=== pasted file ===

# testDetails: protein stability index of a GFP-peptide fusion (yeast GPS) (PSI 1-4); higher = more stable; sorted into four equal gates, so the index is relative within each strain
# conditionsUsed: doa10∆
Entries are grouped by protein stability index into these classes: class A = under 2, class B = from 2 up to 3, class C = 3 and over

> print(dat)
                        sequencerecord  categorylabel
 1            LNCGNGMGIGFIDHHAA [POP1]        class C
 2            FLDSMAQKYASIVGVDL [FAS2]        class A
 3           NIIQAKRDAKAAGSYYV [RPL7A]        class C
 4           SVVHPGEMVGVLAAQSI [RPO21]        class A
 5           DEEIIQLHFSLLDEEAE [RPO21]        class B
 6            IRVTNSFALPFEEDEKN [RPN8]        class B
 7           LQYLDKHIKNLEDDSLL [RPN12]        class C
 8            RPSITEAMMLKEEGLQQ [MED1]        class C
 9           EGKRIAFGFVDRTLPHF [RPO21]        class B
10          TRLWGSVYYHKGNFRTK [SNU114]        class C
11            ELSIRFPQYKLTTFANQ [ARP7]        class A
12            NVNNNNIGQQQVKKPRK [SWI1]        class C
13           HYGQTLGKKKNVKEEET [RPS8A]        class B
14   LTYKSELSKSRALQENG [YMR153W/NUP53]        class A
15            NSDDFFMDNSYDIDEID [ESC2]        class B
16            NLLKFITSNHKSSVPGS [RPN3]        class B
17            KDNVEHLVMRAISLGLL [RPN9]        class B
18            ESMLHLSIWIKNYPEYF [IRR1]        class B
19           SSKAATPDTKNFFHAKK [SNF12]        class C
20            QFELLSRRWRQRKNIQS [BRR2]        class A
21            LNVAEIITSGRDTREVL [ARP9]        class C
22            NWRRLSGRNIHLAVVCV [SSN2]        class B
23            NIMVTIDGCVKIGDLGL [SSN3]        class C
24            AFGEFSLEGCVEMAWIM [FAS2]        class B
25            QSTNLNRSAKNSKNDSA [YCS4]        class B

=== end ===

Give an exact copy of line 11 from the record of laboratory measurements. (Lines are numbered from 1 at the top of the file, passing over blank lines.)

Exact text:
 6            IRVTNSFALPFEEDEKN [RPN8]        class B